To grow and become popular, the game of baseball needs funds and development of infrastructure for not only MLB games but semi-professional and other levels of games also. Given the huge costs of land and building a world-class stadium, the financial burden becomes prohibitive. Based on the studies done by William (et all, October 2006), certain recommendations have been done for infrastructure financing and this is a very important aspect of the management. To arrange to finance for the stadium, strategies need to be used to overcome the fiscal and legal constraints affecting stadium financing. As per the current tax laws, there is a limit on the ability of municipal, sports authorities, and sports franchises to use tax-exempt bonds to finance large major league stadium projects unless such stadiums are financed with tax revenues or similar public sources of funds. Often municipalities and franchises contemplating stadium construction projects are left with a difficult choice of either financing stadiums at conventional interest rates, or increasing local taxes to pay for a stadium project. The first alternative is financially unpalatable for a sports franchise owner and the second alternative is politically unpalatable for a municipality. The paper recommends that financing be done by using cost-effective tax-exempt municipal bonds without increasing local taxes. The key to the financing structure is the use of payments instead of real property taxes or Pilots as the source of repayment of the new stadium debt. The use of tax-exempt municipal bonds would substantially reduce financing costs, but tax-exempt municipal bonds are typically secured by local tax revenues. Levying new local taxes to pay for the construction of the stadium is difficult.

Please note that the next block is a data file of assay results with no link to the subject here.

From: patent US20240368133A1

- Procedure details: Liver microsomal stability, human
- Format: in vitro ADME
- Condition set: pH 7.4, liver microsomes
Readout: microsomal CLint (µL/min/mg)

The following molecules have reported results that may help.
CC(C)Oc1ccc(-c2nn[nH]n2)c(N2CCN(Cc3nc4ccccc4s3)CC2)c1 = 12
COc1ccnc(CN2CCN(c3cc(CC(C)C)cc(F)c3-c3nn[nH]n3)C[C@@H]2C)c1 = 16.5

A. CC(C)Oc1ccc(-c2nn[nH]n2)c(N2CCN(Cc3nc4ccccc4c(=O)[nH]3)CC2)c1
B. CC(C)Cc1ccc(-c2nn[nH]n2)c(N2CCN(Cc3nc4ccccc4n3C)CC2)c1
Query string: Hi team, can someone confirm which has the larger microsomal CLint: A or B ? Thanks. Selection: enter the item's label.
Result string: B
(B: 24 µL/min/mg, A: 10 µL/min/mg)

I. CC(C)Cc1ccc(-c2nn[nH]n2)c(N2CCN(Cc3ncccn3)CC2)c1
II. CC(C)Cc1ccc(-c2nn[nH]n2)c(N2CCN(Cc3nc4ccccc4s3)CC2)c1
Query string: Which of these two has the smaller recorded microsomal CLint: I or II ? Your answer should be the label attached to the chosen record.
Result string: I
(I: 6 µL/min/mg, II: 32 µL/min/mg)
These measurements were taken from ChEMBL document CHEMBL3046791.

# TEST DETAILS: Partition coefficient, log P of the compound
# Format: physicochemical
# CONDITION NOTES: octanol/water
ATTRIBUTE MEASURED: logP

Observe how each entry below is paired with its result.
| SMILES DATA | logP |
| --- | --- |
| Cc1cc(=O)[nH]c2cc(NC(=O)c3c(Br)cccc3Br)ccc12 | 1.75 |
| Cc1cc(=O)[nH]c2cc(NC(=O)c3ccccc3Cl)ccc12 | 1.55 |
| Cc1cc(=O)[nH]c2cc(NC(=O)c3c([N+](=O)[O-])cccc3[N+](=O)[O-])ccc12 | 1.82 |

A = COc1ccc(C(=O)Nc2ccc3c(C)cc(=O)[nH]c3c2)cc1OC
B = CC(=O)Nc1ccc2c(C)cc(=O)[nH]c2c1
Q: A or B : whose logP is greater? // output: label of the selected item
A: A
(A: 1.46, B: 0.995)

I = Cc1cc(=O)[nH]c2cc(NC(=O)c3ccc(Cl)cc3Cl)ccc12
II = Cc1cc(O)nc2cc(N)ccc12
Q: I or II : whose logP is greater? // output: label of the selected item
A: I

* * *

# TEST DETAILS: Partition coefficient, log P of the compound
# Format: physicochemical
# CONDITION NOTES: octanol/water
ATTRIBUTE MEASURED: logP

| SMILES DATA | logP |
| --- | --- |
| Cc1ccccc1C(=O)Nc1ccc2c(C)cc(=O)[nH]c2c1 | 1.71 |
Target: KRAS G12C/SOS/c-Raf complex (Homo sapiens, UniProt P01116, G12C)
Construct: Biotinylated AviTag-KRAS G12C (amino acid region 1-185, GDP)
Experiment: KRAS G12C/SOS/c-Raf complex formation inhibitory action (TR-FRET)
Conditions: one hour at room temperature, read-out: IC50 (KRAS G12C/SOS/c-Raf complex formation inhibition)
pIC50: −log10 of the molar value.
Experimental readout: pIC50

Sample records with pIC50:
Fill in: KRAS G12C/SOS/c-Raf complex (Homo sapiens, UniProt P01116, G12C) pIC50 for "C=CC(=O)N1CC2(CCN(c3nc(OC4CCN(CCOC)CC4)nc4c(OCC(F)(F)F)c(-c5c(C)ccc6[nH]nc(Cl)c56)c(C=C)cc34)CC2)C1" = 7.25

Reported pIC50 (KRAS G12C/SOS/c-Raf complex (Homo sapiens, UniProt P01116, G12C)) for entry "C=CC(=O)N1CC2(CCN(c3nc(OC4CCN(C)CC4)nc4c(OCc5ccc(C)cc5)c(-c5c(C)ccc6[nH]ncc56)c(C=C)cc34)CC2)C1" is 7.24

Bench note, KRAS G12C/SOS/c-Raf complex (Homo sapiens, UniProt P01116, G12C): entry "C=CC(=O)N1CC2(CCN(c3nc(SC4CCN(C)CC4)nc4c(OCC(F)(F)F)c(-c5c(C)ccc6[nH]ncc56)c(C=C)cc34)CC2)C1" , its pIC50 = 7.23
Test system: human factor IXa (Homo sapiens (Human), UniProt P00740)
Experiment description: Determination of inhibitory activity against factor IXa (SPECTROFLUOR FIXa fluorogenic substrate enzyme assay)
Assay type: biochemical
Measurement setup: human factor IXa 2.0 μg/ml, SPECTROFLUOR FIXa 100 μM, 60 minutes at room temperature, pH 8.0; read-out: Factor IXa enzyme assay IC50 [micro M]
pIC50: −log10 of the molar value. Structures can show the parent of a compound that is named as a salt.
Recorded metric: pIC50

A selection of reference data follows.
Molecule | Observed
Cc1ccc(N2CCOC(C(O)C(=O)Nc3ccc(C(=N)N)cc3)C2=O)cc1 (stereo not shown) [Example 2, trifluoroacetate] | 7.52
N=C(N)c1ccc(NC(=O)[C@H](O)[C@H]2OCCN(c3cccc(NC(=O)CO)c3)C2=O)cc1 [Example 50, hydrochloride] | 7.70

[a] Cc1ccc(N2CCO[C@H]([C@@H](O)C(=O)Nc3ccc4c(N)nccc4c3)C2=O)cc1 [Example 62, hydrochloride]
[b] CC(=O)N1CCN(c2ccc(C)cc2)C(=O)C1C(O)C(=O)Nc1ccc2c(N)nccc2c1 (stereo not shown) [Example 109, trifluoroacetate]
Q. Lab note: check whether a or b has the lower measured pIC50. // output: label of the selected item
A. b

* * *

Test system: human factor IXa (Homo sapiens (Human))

Pilots that are received are paid over to the respective City to offset tax exemptions granted by the agency. For large projects, Pilots are a dependable revenue stream to the city, which is calculated and payable much like real property taxes and is ripe for securitization. Securitizing Pilots to pay for the new stadium through the issuance of municipal bonds, backed by the stadium’s Pilot revenues offer an attractive alternative to either raising taxes or issuing non-structured bonds at conventional interest rates. Pilots are also a particularly flexible financing tool. As with real property taxes, they provide a reliable source of revenue that gradually increases over time, but that is not encumbered by the municipality’s general pledge of faith and credit. A stream of Pilot payments may be pledged to repay a quasi-municipal obligation. But the key advantage of Pilots is that, for federal income tax purposes, they look and act like taxes of general application much the same as a real property tax. Interest on bonds that are backed by taxes of general application and concerning which there is no private security or private payment for the use or the bond financial property are exempt from income taxation. Financing rates relating to such obligations are also substantially lower than conventional financing rates. A Pilot is considered to be a generally applicable tax if payment of the Pilot is commensurate with and not greater than amounts imposed by a statute for a tax of general application, and payment of a Pilot is designated for a public purpose and is not a special charge. The Pilots can be derived from and measured in contemplation of ad valorem taxes that are otherwise applicable to the stadium. In addition, Pilots charged concerning the stadium are not permitted to exceed generally applicable property taxes otherwise due and are therefore not greater than amounts imposed by a statute for taxes of general application. Furthermore, using Pilots to finance the construction of the stadium as a key component in the city’s economic development plan satisfies the requirement that payment of a Pilot is designated for a public purpose. Since Pilots are typically charged for substantially all economic development projects they do not constitute a special charge and are therefore exempt from state and local income taxes. The one substantial wrinkle to Pilot bond financings is that the bonds may not be secured by any non-public or private source of revenue, and may only be secured by Pilot payments. The bonds may not be secured by a pledge or guarantee of a sports team owner or a pledge of broadcast or advertising revenues. For a Pilot bond financing to work, holders of a Pilot bond must be certain that payments will continue to be paid. In stadium financing, this requirement is not particularly problematic. The failure to pay Pilots, like the failure to pay real property taxes, can result in a tax lien foreclosure or, in the case of a Pilot, a Pilot lien foreclosure.